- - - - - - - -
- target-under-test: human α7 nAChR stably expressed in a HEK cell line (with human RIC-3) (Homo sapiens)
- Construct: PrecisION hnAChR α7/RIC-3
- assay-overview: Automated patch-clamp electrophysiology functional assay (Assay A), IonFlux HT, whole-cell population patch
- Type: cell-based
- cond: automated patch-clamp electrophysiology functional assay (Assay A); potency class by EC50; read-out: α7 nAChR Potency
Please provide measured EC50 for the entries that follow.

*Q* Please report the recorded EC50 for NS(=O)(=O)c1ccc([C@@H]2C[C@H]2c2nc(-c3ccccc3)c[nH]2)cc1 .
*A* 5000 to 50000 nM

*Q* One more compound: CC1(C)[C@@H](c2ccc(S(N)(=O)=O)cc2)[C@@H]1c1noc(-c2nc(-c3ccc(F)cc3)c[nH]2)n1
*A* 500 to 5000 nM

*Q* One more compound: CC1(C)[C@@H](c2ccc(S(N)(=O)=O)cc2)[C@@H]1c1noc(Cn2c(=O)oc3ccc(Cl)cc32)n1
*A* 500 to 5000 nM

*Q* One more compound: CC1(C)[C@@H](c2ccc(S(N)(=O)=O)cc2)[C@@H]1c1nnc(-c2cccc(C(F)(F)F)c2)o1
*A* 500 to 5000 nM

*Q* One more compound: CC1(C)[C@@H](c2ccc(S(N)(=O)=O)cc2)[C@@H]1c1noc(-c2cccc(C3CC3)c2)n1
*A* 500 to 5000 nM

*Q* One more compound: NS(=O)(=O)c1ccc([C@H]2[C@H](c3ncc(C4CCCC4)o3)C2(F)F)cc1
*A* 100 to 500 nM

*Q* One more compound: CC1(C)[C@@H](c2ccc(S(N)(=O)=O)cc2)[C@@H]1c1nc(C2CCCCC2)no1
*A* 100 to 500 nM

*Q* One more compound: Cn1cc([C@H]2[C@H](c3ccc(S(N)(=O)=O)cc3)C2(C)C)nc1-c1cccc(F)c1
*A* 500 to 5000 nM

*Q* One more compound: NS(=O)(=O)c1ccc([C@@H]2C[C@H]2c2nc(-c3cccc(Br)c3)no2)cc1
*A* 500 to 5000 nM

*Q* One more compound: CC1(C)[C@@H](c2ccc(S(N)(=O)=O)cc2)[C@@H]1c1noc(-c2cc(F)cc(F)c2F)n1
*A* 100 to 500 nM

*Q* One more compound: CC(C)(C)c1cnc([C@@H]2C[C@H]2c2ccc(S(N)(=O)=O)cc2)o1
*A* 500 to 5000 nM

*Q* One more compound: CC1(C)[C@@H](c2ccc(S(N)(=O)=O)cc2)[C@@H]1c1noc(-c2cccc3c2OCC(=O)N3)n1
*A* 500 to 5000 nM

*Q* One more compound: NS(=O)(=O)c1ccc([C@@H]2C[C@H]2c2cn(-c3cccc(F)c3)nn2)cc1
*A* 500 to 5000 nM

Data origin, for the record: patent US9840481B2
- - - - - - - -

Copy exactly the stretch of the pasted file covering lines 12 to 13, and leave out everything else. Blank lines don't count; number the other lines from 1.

*A* 500 to 5000 nM

*Q* One more compound: CC1(C)[C@@H](c2ccc(S(N)(=O)=O)cc2)[C@@H]1c1nnc(-c2cccc(C(F)(F)F)c2)o1